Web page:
1–6 May 2013 is Ireland’s MAYDAY. Will you answer the call for help?
Brave Irish lifeboat volunteers have responded to the mayday calls of fishermen and sailors in distress for more than 200 years.
Today, there are 44 lifeboat stations in Ireland, crewed entirely by volunteers, providing a ring of safety around the entire Irish coast and at three inland locations – Lough Derg, Enniskillen and Lough Ree.
In 2012, RNLI lifeboats in Ireland launched 939 times and rescued 1,041 people. This was only possible due to generous donations from the public. The RNLI is a charity, independent from government.
The Fastnet Race, 2011: Real mayday rescue
In 2011, Baltimore lifeboat was involved in one of the RNLI’s most dramatic rescue operations in recent years when the 30m yacht Rambler 100 capsized during the famous Fastnet Race with a crew of 21 onboard.
Mick Harvey, the boat’s Project Manager, told the Guardian: ‘I was down with the navigator, when we heard the sickening sound of the keel breaking off. It was instantaneous; there was no time to react. The boat turned turtle like a dinghy capsizing. Peter issued a mayday and we got out as quickly as we could. It was a scary moment, one I’ll never forget.’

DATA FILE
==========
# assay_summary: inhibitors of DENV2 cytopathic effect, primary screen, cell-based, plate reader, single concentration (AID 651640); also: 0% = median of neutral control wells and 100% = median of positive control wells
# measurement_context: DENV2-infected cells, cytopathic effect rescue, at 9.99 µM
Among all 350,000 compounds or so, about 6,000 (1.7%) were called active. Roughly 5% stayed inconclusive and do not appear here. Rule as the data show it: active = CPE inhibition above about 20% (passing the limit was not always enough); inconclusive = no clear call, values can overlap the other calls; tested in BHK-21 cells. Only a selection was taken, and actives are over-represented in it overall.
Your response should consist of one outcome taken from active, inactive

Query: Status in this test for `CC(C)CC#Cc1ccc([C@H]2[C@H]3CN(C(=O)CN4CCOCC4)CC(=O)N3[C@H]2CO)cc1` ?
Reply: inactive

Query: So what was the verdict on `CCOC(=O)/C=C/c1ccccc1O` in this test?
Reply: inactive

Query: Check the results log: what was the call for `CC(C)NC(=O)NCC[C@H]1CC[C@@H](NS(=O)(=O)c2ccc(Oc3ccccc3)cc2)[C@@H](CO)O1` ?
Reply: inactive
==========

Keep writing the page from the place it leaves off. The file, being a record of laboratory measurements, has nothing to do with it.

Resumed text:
Baltimore lifeboat rushed to the scene. The crew found the upturned yacht about 5 miles south of the Fastnet Rock with 16 people stranded on the hull. After a short, unsuccessful search for 5 more people who had drifted away from the yacht, the 16 casualties were brought aboard the lifeboat. They had been stranded for around 3 hours.
Meanwhile, station Mechanic Jerry Smith had gone out in his own dive boat to help with the search. He found that the missing five had linked arms in a desperate attempt to survive the surging waves. A severely hypothermic woman was airlifted to hospital for urgent medical attention, and the other four were returned to shore.
Coxswain Kieran Cotter recalled: ‘We were out on exercise in the area where they capsized and we must have just missed them by minutes. We saw a light in the distance and did not know what it was so we went closer to investigate it. When we got nearer we saw that it was a torch the casualties were flashing to attract attention. Our priority was to get them back to shore as quickly as possible.’
Read more rescue stories